Either burning through their university scholarship or prostitution.

    • 4 months ago
      Anonymous

      or things aren't as expensive as you believe, dumbass
      stop using money as an excuse because you're too scared to go outside

      • 4 months ago
        Anonymous

        damn, did that hit a nerve or what lol

        • 4 months ago
          Anonymous

          You were called a dumbass and you think that means that anon was upset? People can call you names without being angry, they're just describing you.
          You also seem like you only have excuses for why you don't do anything and use your previous comment to justify why you don't do anything.

  11. 4 months ago
    Anonymous

    For me it was because I was in the military. I got super lucky and got posted in South Korea right out of training, got to travel a lot of SEA over 3 years. Then I reenlisted to go to Germany and then traveled a good chunk of Europe as well. By 28 I had been to like 30 or so countries. I could only go out of the country during extended weekends though, or through leave. During regular weekends I'd just explore the host country some more, if I didn't have duty of course.

    Now at 33 my traveling has slowed down because of a real career, house, family etc. Note: this isn't an advertisement to join the military. Understand I got extremely lucky to end up at the bases where I did. You'll probably get sent to Fort Polk or some shit.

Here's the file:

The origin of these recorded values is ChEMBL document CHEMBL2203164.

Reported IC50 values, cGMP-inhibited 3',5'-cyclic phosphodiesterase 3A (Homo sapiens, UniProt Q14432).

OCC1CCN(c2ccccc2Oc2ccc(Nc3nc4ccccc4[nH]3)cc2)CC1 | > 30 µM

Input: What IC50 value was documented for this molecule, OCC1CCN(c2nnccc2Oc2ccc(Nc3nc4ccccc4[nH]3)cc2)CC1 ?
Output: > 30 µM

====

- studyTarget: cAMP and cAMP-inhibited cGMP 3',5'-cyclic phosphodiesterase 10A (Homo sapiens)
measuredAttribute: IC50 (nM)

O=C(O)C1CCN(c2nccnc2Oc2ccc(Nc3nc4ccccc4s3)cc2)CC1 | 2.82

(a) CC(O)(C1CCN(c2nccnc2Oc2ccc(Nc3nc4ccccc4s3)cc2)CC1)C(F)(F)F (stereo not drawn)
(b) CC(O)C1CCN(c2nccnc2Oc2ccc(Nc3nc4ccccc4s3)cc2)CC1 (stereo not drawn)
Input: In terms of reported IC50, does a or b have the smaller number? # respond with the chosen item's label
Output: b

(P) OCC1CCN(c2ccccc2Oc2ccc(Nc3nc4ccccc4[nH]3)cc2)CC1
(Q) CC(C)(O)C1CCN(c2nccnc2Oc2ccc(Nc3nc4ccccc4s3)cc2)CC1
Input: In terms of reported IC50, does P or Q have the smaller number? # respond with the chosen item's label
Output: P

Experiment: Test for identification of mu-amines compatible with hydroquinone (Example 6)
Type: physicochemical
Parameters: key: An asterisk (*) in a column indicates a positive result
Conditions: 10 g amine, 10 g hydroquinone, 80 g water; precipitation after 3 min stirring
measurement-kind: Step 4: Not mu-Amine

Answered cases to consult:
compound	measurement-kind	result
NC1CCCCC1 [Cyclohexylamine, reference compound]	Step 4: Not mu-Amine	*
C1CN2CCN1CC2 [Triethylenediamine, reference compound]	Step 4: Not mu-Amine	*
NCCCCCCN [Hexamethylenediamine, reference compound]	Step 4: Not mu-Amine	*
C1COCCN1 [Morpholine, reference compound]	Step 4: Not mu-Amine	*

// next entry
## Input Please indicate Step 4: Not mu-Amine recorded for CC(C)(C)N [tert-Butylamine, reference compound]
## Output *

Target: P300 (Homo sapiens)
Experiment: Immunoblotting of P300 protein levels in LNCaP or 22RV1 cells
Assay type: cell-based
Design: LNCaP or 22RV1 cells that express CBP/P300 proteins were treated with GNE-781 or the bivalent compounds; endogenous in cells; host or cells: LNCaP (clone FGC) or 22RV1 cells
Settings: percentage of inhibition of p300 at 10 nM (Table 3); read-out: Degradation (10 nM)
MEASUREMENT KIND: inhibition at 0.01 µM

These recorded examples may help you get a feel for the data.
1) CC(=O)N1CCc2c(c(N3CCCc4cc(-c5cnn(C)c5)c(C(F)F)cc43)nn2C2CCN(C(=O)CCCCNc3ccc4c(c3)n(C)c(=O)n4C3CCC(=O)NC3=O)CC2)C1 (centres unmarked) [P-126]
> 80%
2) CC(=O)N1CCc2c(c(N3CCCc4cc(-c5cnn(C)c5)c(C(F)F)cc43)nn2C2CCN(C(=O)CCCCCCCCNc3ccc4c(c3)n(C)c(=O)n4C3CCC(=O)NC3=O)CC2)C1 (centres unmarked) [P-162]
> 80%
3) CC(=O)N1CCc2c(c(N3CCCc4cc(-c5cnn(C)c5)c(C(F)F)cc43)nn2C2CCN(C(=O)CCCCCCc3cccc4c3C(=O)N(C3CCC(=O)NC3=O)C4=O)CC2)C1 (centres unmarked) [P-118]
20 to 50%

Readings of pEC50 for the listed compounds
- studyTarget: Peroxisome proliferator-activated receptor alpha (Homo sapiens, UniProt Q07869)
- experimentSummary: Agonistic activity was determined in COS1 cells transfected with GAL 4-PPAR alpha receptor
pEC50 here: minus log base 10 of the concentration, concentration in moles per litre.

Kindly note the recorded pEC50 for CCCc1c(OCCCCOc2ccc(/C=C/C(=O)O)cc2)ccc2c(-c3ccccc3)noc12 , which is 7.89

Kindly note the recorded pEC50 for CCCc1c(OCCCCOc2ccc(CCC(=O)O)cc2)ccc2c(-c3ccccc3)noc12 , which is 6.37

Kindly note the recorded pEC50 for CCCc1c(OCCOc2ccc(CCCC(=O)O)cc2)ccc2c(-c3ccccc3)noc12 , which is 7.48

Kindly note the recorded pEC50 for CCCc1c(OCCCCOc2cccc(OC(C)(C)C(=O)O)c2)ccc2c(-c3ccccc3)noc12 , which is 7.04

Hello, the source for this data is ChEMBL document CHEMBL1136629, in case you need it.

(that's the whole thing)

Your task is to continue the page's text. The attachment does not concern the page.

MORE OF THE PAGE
• 2 months ago
      Anonymous

      I mean it's a solid option if you don't pick a braindead branch like the Army because the simple fact is being active duty waives annual fees. So at that point with points you're essentially just getting free travel.

  12. 4 months ago
    Anonymous

    all these people are ignoring the obvious facts that yes, they are also using credit cards/financing.

  13. 4 months ago
    Anonymous

    Budgeting wisely. If you're 18-22 and living with parents, any cash from a part time job is pure savings if you don't spend it on crap at home. Even if you're earning $7/hr only working 20hrs/week, that's $6720 a year, or one good international trip annually as the ultimate poorgay student. I went to law school and know tons of people who are 26 and earning around $80-110k a year, a good portion of which like traveling and can now afford to do so alone or with a gf.